In a perfect world, every client you work with would be a dream client. In the real world, that isn’t the case. We have tips for how to deal with difficult clients, because there may come a time when you simply don’t want to “fire” them and we understand that.
If you are working with a client who is – shall we say – a challenge, you need to have coping mechanisms for those interactions. You also need to ask yourself, “why am I working with this person?” That is truly one of the first questions to be answered.
How To Deal With Difficult Clients
Think about some of these questions when interacting with your difficult client.
- Are you working with a couple? A partnership or more than two people in the business? What are their underlying issues – is it truly a disagreement about business principles or is it their own personality conflicts that are driving the challenges? You cannot “fix” their personality issues, but you may be able to read the room and determine how to pose your questions and comments to address all concerns without making them butt heads.
- What if you have a client who isn’t angry, but who just can’t make up his or her mind? In this case you feel like you’re running around in circles. Your client decides on Monday to do A but on Tuesday he decides he now wants to focus on B. How do you keep up? Make sure you keep detailed notes. In many cases this type of client will wake up and think that you aren’t doing your job because they aren’t moving forward – in reality it is their indecision that is keeping them stuck.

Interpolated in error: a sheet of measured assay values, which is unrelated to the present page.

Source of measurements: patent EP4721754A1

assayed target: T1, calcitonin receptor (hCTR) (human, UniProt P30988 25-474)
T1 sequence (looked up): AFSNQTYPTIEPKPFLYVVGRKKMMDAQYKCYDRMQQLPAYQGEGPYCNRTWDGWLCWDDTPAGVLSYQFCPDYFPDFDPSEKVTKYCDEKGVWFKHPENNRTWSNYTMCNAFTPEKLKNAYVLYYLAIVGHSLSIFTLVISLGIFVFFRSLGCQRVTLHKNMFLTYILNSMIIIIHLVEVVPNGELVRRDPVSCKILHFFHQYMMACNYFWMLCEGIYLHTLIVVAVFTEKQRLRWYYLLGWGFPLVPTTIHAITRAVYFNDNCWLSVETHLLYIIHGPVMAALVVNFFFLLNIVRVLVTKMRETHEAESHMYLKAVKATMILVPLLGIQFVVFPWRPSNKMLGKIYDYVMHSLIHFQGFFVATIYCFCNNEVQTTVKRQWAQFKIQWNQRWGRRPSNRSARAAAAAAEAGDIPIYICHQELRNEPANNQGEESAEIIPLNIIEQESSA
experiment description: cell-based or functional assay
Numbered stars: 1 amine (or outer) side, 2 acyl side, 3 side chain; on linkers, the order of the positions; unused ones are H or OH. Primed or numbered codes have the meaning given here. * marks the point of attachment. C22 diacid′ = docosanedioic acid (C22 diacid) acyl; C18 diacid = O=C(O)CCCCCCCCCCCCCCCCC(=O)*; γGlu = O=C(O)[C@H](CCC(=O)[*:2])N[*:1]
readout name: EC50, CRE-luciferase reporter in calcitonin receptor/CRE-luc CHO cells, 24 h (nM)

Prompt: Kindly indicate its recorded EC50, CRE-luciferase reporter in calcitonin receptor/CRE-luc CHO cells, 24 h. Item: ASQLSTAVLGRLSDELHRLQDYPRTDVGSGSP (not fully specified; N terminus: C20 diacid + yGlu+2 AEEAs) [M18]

- They cross boundaries. It is easy when you’re coaching or working with someone to have them think they are now your “best friend” and will take advantage of that imagined relationship. They will call at off hours, or drag out conversations or email and text with questions outside of coaching sessions – they’re getting free help and that isn’t fair to you. You need to set boundaries. You need to set expectations. You need to not answer the calls and remind the client of your contract with her and offer to sell her more time if she feels she needs it.
Until you decide to cut ties with a difficult client, you may need to step back, take a deep breath and start over.
If you need help with clients, with your business growth and with how to run a successful marketing campaign, reach out to Rex Richard.